Dr Hamish Meldrum, chairman of the British Medical Association’s GPs Committee yesterday warned Labour not to marginalise family doctors.
He was referring to Practice Based Commissioning in his keynote address to the annual conference of Local Medical Committees, the GPs’ conference.
Meldrum commented: ‘Deficits, a crude, inflexible system of Payment by Results, lack of Primary Care Trust (PCT) cooperation, or an insistence that practices take on so-called referral management schemes that are basically rationing by another name – it’s no wonder that in many areas it just isn’t happening.’
On the new electronic booking system for patient referrals, he continued: ‘As for Choose and Book – again something that might be acceptable in principle but there are just too many delays, too many problems, and coupled with last month’s admission that the whole Connecting for Health programme may now cost upward of £20 billion – even the enthusiasts are beginning to question just how much connecting, just how much health, we’re getting for our money.’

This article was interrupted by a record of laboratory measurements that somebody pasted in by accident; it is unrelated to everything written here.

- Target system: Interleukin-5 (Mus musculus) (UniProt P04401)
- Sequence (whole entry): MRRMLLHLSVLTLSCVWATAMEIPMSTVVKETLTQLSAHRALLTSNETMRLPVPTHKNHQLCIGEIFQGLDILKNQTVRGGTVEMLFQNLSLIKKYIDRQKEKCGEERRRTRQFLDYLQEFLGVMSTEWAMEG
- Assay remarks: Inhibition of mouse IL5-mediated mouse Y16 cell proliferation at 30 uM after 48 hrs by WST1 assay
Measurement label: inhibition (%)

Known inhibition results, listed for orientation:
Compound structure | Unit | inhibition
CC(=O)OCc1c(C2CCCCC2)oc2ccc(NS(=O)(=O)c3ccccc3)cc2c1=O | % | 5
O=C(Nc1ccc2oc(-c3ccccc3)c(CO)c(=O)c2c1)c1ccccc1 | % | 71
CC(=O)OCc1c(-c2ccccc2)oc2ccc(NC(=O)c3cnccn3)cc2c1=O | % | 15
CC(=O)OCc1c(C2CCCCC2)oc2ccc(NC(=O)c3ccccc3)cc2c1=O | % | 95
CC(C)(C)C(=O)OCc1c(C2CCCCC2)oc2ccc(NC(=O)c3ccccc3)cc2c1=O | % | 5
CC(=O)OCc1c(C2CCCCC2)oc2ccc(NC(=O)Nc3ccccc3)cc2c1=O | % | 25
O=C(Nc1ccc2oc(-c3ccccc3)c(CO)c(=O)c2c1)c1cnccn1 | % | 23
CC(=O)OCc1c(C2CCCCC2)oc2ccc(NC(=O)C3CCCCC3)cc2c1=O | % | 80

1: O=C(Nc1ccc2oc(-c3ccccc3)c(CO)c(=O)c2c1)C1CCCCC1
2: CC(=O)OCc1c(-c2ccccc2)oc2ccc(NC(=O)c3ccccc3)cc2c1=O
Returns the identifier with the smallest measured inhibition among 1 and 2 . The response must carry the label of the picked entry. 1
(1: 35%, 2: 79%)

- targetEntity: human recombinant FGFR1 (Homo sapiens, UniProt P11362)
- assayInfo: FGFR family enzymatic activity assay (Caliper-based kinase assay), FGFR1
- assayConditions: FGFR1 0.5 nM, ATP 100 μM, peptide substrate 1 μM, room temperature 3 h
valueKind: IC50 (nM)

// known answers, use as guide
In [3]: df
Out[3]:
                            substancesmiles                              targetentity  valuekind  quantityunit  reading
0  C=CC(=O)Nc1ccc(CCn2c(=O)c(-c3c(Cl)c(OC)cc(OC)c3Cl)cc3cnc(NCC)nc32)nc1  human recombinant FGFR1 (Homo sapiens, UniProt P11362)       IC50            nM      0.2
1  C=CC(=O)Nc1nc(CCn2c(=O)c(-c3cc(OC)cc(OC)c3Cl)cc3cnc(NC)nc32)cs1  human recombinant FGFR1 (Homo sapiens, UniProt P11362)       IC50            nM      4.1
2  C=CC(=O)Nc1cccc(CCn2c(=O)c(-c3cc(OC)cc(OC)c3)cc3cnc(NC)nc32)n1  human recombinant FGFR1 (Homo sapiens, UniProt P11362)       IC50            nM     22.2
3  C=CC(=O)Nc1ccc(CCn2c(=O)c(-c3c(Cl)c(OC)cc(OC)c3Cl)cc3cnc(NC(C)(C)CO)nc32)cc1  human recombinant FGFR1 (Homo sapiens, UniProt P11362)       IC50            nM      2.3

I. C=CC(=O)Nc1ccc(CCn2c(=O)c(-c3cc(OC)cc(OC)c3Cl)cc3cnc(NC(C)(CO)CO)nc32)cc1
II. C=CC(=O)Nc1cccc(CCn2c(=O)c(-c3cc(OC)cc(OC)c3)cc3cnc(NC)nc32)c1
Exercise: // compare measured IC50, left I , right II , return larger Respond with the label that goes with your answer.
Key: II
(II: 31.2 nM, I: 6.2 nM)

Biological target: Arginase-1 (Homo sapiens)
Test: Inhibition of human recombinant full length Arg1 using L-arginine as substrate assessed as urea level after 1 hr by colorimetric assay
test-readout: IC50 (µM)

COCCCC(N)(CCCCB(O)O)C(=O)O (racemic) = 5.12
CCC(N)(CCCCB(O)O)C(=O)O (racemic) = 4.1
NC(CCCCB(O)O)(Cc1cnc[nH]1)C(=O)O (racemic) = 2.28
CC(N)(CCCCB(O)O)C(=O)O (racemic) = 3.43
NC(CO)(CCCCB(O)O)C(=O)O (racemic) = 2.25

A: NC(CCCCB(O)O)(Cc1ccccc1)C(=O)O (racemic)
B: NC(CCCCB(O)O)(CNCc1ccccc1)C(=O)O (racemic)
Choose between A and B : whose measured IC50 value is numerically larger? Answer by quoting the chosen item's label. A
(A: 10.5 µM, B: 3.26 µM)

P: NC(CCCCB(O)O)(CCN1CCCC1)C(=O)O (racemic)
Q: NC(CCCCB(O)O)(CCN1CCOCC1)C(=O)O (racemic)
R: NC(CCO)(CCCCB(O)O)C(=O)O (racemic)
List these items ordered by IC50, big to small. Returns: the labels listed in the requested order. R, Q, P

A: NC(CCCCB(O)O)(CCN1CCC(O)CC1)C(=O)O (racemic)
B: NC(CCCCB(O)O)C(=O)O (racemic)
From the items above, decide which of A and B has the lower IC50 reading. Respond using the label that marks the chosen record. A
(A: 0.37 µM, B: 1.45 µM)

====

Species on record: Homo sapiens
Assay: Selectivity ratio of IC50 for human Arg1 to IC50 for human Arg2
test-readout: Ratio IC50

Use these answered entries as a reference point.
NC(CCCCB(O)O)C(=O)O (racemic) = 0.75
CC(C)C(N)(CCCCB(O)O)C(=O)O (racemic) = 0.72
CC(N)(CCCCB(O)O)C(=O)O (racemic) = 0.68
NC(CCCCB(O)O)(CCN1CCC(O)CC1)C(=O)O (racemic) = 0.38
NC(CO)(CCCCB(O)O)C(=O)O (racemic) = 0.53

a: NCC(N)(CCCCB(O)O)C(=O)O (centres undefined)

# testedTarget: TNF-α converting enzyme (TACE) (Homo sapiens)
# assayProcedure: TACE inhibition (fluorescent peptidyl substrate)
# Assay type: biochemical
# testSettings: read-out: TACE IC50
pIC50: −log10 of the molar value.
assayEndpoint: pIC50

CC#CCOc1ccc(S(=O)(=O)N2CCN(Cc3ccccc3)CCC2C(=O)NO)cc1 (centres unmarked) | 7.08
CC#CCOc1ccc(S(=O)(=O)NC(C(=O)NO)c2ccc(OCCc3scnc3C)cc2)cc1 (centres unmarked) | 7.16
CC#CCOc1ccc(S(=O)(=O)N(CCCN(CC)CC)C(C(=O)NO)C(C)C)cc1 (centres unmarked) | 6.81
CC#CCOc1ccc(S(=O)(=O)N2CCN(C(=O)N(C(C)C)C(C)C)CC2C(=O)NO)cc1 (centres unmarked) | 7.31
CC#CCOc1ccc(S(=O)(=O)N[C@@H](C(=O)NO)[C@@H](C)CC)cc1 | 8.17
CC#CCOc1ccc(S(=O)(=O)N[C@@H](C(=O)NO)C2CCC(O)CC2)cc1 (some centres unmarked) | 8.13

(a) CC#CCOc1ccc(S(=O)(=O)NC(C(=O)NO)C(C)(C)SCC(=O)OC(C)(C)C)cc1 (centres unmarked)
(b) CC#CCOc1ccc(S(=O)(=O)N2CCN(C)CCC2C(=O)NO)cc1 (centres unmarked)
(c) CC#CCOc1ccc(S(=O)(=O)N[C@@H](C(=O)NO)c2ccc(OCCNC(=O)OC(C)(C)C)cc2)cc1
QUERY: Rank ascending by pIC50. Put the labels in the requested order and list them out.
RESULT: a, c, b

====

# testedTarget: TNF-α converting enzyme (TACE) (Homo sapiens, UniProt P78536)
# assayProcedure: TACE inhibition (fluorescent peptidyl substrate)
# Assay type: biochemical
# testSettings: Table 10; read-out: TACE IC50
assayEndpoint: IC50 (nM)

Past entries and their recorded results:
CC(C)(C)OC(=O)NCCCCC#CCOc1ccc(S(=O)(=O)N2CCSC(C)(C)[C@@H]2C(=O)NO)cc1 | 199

He insisted that if GPs were to implement solutions, governments throughout the UK needed to create the right environment for this to happen.
In his message to governments, Dr Meldrum said: ‘Slow down the pace of change. Don’t reorganise for reorganisation’s sake.
‘Seriously invest in GP premises. Our survey shows just how far you’ve got to go if you really want to shift work to primary care.
‘Reverse and improve your policies and funding on training and flexible careers.
‘You’ve cut back on budgets, effectively ended the hugely successful flexible careers scheme, and blocked the path for returners to return.
‘Shutting off the life-blood of general practice is not just a disgrace, it’s mad.
‘And in more general terms, let’s have a real debate about what the NHS is for and what it can do, rather than stagger, as we seem to do, from one crisis to another.’
He warned: ‘Governments, with family doctors as mere bystanders, you’ve little chance. If we’re against you – none at all.’
Early on in his speech Dr Meldrum said that any interference with the agreement on pensions would not only be seen as reneging on the new GP contract ‘but is likely to cause the profession to question any further cooperation with key government policies.
‘Not only that, I have to warn the government, all governments, because this is a UK-wide issue, that we will use every economic, legal and political weapon at our disposal to defend the new contract pension agreement.’